Thursday, 1 September 2011




Gloves? Don’t talk to me about gloves.

When I was in my teens, my mother, hoping to advance me up the social ladder, always used to insist that I carry gloves to church on a Sunday evening. Not that she or my father ever went to church but she knew what was socially demanded of me as their earthly representative. And your mam’s your mam and there’s no refusing her. She didn’t know that I used to put the dratted things in my jacket pocket as soon as I was out of sight. Well, what boy would have done anything different? Especially in north-east England.

Ladies, of course – real ladies, I mean, and that included most women - always wore gloves in those days. And they never went out without a hat. (Note to self: must fit in something about hats sometime).

In my novel, And Such Great Names as These, a very smartly dressed lady learns that young Joshua’s mother has been taken to hospital and that he has been sent to the workhouse. She brings him out with a real show of authority after only one night. Dolly is a total stranger to the boy and he is rather overwhelmed by her.

They are travelling to her house on the tram. And then, in the course of the journey, the conductor comes to collect the fares…

She took off her gloves to rummage in her purse and for the first time Joshua noticed her hands.  It was because she looked so grand, so well dressed, that he had not been prepared to see such workworn hands, the nails torn, the flesh almost raw and ingrained with the grime of hard work.  His mother's hands were like that; he was used to seeing them like that.  But this woman, with her very good clothes, and her very confident manner, like a real lady, ought not to have hands like that.  Mrs Weston saw him staring at them as she pulled her gloves on again.

'Oh, Joshua,' she said, shaking her head and smiling.  'I'm not a toff if that's what ye think.  I work hard for me livin'.  Cleanin'.  Cleanin' folk's houses.  Like your mam.  And it's dirty work.  Doesn't do your hands any good.'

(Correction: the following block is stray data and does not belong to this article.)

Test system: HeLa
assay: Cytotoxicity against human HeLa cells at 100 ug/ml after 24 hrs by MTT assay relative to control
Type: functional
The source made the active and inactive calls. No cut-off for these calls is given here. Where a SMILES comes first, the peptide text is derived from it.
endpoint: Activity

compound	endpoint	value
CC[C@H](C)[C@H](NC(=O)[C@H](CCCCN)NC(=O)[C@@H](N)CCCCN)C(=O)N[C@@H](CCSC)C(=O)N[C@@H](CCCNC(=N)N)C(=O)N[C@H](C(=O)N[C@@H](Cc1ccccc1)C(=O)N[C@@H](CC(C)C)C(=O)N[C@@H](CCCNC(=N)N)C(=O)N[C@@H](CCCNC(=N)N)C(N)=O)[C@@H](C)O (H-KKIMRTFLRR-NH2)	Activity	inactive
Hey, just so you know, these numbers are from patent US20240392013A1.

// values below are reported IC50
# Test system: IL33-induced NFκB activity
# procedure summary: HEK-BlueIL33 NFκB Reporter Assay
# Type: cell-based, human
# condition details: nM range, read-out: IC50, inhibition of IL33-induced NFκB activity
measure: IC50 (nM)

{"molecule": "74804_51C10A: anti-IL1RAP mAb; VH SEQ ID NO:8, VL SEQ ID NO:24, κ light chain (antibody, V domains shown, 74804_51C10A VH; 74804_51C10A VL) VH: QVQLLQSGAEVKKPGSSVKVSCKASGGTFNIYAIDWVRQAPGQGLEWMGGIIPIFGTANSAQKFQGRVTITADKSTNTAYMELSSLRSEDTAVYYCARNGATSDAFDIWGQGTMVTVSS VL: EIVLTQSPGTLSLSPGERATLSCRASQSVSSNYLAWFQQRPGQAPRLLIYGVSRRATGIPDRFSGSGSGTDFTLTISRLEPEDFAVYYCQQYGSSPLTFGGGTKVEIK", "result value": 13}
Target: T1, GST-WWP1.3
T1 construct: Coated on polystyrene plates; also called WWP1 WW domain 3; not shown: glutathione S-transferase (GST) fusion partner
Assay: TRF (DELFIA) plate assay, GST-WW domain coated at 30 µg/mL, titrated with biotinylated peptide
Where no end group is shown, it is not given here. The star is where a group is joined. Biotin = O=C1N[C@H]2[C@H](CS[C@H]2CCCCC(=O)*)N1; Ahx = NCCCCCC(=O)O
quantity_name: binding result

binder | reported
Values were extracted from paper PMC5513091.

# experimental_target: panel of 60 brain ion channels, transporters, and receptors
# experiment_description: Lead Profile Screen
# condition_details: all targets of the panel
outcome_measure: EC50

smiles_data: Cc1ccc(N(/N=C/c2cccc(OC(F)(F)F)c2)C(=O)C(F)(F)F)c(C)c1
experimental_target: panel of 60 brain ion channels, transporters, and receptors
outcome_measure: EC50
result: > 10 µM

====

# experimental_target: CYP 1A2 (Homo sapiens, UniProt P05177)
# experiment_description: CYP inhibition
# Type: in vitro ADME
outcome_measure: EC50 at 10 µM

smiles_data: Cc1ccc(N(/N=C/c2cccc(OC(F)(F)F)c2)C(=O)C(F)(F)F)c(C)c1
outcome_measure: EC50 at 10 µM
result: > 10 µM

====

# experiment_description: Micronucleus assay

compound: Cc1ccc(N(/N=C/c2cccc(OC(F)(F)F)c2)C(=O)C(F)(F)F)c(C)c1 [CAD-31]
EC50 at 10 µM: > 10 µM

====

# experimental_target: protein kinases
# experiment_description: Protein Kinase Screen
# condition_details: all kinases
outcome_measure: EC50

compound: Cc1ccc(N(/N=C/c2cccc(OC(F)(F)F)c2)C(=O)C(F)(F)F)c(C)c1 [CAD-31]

But if Dolly Weston is quite unmoved when Joshua sees her hands she is less confident when it comes to dealing with the army officer with whom she has fallen in love. Here he comes, the love of her life…

Hector waved, came walking towards her.  You'd have taken him for a soldier just by the way he carried himself; the straight back; the crisp sure‑footedness; the eyes steadfastly ahead as though he were led by distant trumpets.  His light overcoat, his homburg, could not hide what he was, a real soldier.  As he came closer he waved again and Dolly could tell even at that distance how he looked, the cheerful boyish expression, the kindliness of his eyes.

The first time, she thought, as he walked towards her ... the first time ... the day he'd come to Mrs Waterstone's ... she had answered the door and let him in.

And what a mess she'd been, her hands covered in black lead.  She'd never expected a caller and there she was on her knees rubbing away at the oven door, when the bell rang.

'I've come to see my sister,' he had said.  'I'm Mrs Waterstone's brother,' he had added unnecessarily.

And Dolly had been conscious of her dirty hands and her bare arms.  I'm a skivvy, she thought, but I wish I didn't look like one.

'Oh, right, sir,' she'd said, standing aside, feeling she wanted to wipe her hands on her apron and knowing that would make things worse.  She stood aside at the open door, her hands flapping uselessly at her side and wondering if her face was smudged.  She had stammered out how Mrs Allen, the full‑time daily, had been called away on family business and that she, Dolly, had been asked in just for the day.

I was looking for a heroine who would not be beaten down by circumstances and this is how I hope Dolly appears most of the time. In another scene she is quite clearly ashamed of her work, of her hands and of herself and I think that Hector, middle-class through and through, is very understanding.

'I'm sorry,' he said gently.  'You should be proud of those hands.  They're like your campaign medals…people have all got their value.  You mustn't think signs of work are anything to be ashamed of.’

Good old Hector. So many people thought differently in those days. They even celebrated the notion in their hymns. Remember the lines?

The rich man in his castle
The poor man at his gate
He made them, high and lowly,
And ordered their estate.

It was an idea that suffused the period and that made love affairs of the kind I have described very problematical.

Hope you found this interesting. If you did, please pass it on.

Back next week.

And Such Great Names as These by Allen Makepeace
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This book is also available on Amazon Kindle
75% of the book’s profits go to the British Limbless Ex-Servicemen's Association

1 comment:

  1. I was forced to wear lace gloves to Sunday school - I enjoyed Sunday school but hated those gloves with a passion. I also sang in the school choir and had to wear a straw boater - every photo of me as a teenager has a boater on my head and a scowl on my face!